Summary: Our sin separates us from God but Jesus opens the way back to God
1 The Fear of God - Keep away
To truly understand the events of Good Friday we need to delve deep into the history of Israel. So let me take you back to Mt Sinai, in the first few weeks of the Exodus, the journey from slavery in Egypt to freedom in the promised land. [Bible Reading: Exo 19:16-21]
As the Israelites look up at Mt Sinai, cloaked in clouds, with thunder and lightning cracking around the peaks, accompanied by a loud trumpet call, they’re reminded of the nature of God, the fear of God.
Fear of God is something we struggle with in the 21st century. We’re so steeped in the concept of a loving God who cares for his people that we forget that that same God is a God to be feared. And I do mean afraid in the sense of terrified.
The people come out to the edge of the mountain and we’re told there’s a blast of a trumpet so loud that all the people who were in the camp trembled. They don’t actually need to have Moses tell them to stay clear of the mountain. In fact they tell Moses, we don’t need to come up with you. You just go on your own and speak on our behalf and then tell us what God says. We’ll take your word for it.
Later on, whenever Moses goes into the tabernacle, into God’s presence, they all watch from a distance (Reading 2: Exo 33:8-10). It’s not surprising that they hang back because in the next chapter we read that as he came down from the mountain with the two tablets of the covenant in his hand, Moses face shone because he had been talking with God. Now this wasn’t the sort of glow you get after a day at the beach or at the MCG watching the cricket. This was a visible shining forth of the glory of God. And the people were so afraid Moses had to cover his face with a veil so they wouldn’t be scared of him.
As we think about the events of Good Friday, let’s not forget that though Jesus has emptied himself, becoming just like one of us, he is God and God is a God to be feared.
For fallen human beings to approach the living God is a fearful thing. As we’ll see in our next meditation, the people of Israel needed God to set up a system of sacrifice so it would be possible for them to continue to live under his protection, to worship him, but even then it was always at a distance, always knowing that their sin ultimately kept them separated from God. This is the significance of the curtain that separated the people from the Holy of Holies, the place reserved for God. When Jesus came it had to be in human form so he could live among us and communicate with us face to face. In fact Jesus coming was the first step to us being brought back to the relationship with God that he always intended for us.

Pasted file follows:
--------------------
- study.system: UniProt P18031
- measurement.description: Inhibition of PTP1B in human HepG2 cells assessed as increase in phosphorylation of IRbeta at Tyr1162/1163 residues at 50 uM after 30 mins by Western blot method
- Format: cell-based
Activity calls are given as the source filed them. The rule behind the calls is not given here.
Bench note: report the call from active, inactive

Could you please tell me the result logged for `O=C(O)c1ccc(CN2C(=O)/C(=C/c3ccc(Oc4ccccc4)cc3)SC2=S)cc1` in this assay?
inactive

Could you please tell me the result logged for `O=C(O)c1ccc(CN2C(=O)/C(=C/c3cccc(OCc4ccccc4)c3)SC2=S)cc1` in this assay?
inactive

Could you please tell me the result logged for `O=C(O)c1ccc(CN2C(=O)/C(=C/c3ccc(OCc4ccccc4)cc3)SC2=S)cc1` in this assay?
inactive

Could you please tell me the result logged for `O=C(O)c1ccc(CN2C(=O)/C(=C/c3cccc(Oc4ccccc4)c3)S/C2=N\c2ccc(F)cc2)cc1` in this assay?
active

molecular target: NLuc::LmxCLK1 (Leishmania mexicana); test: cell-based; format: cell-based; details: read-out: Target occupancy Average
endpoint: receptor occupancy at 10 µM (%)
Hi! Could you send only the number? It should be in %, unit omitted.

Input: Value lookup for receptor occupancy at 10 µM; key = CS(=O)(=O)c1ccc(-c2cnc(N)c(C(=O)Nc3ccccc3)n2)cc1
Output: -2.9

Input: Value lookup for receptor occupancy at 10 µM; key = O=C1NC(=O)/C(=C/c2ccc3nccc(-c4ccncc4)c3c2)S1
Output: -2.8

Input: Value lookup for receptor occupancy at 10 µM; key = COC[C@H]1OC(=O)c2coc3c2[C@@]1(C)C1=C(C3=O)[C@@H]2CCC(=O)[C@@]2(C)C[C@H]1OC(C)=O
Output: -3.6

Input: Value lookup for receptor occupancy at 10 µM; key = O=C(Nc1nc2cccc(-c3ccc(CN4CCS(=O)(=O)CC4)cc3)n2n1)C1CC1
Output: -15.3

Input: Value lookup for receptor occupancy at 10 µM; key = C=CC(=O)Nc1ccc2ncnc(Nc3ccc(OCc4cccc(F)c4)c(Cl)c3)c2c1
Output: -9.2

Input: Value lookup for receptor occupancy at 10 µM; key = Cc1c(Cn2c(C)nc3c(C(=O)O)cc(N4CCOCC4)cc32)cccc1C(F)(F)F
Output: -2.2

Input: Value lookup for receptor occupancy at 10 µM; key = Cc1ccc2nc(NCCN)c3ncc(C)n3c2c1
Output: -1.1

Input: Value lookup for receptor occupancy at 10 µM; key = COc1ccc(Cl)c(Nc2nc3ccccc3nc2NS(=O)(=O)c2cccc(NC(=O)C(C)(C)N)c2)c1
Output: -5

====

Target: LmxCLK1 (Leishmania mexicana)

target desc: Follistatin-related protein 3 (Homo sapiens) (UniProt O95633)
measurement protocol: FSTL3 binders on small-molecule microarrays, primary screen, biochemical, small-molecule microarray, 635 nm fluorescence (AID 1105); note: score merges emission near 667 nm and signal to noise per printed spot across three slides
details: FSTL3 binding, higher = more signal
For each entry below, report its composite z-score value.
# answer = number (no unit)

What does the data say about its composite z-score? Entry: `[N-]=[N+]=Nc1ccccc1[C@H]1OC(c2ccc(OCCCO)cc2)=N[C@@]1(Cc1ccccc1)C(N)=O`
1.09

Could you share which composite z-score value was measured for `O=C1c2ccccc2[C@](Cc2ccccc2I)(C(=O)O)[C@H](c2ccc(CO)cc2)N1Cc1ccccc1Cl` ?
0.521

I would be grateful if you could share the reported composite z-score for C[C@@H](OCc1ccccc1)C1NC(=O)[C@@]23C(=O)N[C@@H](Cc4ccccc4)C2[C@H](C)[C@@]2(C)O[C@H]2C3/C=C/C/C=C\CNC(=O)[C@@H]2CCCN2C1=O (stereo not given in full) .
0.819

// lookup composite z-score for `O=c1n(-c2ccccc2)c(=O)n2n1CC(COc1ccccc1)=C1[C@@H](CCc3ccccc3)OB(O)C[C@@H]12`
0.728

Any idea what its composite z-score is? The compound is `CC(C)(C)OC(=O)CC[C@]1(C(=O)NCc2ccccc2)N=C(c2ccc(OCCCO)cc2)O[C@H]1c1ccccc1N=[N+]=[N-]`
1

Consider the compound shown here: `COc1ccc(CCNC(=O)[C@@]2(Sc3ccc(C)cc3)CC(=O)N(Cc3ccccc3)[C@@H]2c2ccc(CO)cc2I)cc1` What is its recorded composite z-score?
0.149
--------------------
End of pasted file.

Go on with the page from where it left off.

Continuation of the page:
Heb 12:28-29: “Therefore, since we are receiving a kingdom that cannot be shaken, let us give thanks, by which we offer to God an acceptable worship with reverence and awe; 29for indeed our God is a consuming fire.”
2 The Holiness of God - Sacrifice for Sins - Garrett Edwards
God is now scary to us – could you imagine a time when we would’ve walked side by side, talked face to face with that same God who descended onto Mt Sinai, with bolts of lightning and peals of thunder making the earth shake? We once had a real intimate, personal relationship with that same God who the Israelites were so scared of going near, who I would’ve wanted to run away from.
Now God is a God who can’t be related to. Moses himself never saw God face to face or walked with him in the cool of the afternoon. As we delve into the deep history of Israel, he is a God no one can approach except through sacrifices.
Aaron, the chief priest brings forward a goat, he lays both hands on its head and confesses all the sins of a nation. He then sends the goat away into the desert, the man releasing it, needing to wash his clothes and bathe before coming back into camp. Aaron himself needs to bathe in a holy place and put on clean clothes before going out once again to offer a burnt sacrifice, a bull and a goat, for himself and the people to ‘make atonement’, he is even to burn the fat of the offering on the alter. Then the blood of those animals was to be taken outside the camp, their hides, flesh and its internal organs to be burnt. Again, the person taking those out would have to bathe before he could enter the camp again.